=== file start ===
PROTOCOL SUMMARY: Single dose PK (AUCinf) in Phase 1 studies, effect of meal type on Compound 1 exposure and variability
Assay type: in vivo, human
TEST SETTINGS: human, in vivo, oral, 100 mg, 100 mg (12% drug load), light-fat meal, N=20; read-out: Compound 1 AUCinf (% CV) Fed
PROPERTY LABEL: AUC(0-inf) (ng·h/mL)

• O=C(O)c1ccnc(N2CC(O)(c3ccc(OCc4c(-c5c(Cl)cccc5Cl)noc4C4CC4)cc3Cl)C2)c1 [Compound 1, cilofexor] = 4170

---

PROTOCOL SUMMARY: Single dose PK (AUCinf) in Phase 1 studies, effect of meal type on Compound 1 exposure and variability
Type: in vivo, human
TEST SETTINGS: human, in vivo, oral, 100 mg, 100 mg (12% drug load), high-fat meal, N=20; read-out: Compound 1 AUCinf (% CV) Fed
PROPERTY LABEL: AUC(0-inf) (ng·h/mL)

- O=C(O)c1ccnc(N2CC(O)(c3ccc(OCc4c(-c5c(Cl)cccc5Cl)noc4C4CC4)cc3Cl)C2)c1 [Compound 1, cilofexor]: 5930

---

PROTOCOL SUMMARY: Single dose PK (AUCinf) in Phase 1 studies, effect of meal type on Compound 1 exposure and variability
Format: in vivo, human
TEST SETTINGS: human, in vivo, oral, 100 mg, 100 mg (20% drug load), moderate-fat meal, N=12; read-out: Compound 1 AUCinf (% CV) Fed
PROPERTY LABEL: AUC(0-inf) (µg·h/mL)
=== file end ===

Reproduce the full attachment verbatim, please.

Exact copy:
PROTOCOL SUMMARY: Single dose PK (AUCinf) in Phase 1 studies, effect of meal type on Compound 1 exposure and variability
Assay type: in vivo, human
TEST SETTINGS: human, in vivo, oral, 100 mg, 100 mg (12% drug load), light-fat meal, N=20; read-out: Compound 1 AUCinf (% CV) Fed
PROPERTY LABEL: AUC(0-inf) (ng·h/mL)

• O=C(O)c1ccnc(N2CC(O)(c3ccc(OCc4c(-c5c(Cl)cccc5Cl)noc4C4CC4)cc3Cl)C2)c1 [Compound 1, cilofexor] = 4170

---

PROTOCOL SUMMARY: Single dose PK (AUCinf) in Phase 1 studies, effect of meal type on Compound 1 exposure and variability
Type: in vivo, human
TEST SETTINGS: human, in vivo, oral, 100 mg, 100 mg (12% drug load), high-fat meal, N=20; read-out: Compound 1 AUCinf (% CV) Fed
PROPERTY LABEL: AUC(0-inf) (ng·h/mL)

- O=C(O)c1ccnc(N2CC(O)(c3ccc(OCc4c(-c5c(Cl)cccc5Cl)noc4C4CC4)cc3Cl)C2)c1 [Compound 1, cilofexor]: 5930

---

PROTOCOL SUMMARY: Single dose PK (AUCinf) in Phase 1 studies, effect of meal type on Compound 1 exposure and variability
Format: in vivo, human
TEST SETTINGS: human, in vivo, oral, 100 mg, 100 mg (20% drug load), moderate-fat meal, N=12; read-out: Compound 1 AUCinf (% CV) Fed
PROPERTY LABEL: AUC(0-inf) (µg·h/mL)